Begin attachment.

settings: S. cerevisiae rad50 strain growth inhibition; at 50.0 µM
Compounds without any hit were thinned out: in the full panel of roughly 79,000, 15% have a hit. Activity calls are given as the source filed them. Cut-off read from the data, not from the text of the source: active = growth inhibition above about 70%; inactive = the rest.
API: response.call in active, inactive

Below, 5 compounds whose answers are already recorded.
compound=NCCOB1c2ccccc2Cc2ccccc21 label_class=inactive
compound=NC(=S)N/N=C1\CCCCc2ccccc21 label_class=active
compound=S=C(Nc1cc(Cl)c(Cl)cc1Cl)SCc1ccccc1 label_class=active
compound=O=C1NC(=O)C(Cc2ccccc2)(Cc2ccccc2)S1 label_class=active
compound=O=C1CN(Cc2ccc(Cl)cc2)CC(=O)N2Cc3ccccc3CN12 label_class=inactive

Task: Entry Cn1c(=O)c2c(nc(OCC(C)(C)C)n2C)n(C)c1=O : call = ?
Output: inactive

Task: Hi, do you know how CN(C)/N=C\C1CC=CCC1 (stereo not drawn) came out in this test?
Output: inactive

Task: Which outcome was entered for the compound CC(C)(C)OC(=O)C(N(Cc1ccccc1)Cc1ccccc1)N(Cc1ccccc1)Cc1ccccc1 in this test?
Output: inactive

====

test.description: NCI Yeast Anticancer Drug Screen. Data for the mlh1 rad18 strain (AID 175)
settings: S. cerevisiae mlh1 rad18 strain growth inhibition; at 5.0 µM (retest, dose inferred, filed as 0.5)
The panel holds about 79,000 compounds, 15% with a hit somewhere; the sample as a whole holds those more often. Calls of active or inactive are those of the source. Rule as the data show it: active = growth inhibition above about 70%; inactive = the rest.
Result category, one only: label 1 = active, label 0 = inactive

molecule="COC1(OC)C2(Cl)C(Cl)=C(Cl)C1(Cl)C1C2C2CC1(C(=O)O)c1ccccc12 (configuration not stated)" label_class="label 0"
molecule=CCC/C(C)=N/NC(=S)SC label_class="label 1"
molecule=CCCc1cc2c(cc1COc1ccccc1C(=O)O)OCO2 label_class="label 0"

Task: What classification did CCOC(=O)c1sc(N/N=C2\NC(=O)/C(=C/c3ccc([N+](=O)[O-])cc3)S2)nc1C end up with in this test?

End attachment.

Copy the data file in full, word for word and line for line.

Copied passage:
settings: S. cerevisiae rad50 strain growth inhibition; at 50.0 µM
Compounds without any hit were thinned out: in the full panel of roughly 79,000, 15% have a hit. Activity calls are given as the source filed them. Cut-off read from the data, not from the text of the source: active = growth inhibition above about 70%; inactive = the rest.
API: response.call in active, inactive

Below, 5 compounds whose answers are already recorded.
compound=NCCOB1c2ccccc2Cc2ccccc21 label_class=inactive
compound=NC(=S)N/N=C1\CCCCc2ccccc21 label_class=active
compound=S=C(Nc1cc(Cl)c(Cl)cc1Cl)SCc1ccccc1 label_class=active
compound=O=C1NC(=O)C(Cc2ccccc2)(Cc2ccccc2)S1 label_class=active
compound=O=C1CN(Cc2ccc(Cl)cc2)CC(=O)N2Cc3ccccc3CN12 label_class=inactive

Task: Entry Cn1c(=O)c2c(nc(OCC(C)(C)C)n2C)n(C)c1=O : call = ?
Output: inactive

Task: Hi, do you know how CN(C)/N=C\C1CC=CCC1 (stereo not drawn) came out in this test?
Output: inactive

Task: Which outcome was entered for the compound CC(C)(C)OC(=O)C(N(Cc1ccccc1)Cc1ccccc1)N(Cc1ccccc1)Cc1ccccc1 in this test?
Output: inactive

====

test.description: NCI Yeast Anticancer Drug Screen. Data for the mlh1 rad18 strain (AID 175)
settings: S. cerevisiae mlh1 rad18 strain growth inhibition; at 5.0 µM (retest, dose inferred, filed as 0.5)
The panel holds about 79,000 compounds, 15% with a hit somewhere; the sample as a whole holds those more often. Calls of active or inactive are those of the source. Rule as the data show it: active = growth inhibition above about 70%; inactive = the rest.
Result category, one only: label 1 = active, label 0 = inactive

molecule="COC1(OC)C2(Cl)C(Cl)=C(Cl)C1(Cl)C1C2C2CC1(C(=O)O)c1ccccc12 (configuration not stated)" label_class="label 0"
molecule=CCC/C(C)=N/NC(=S)SC label_class="label 1"
molecule=CCCc1cc2c(cc1COc1ccccc1C(=O)O)OCO2 label_class="label 0"

Task: What classification did CCOC(=O)c1sc(N/N=C2\NC(=O)/C(=C/c3ccc([N+](=O)[O-])cc3)S2)nc1C end up with in this test?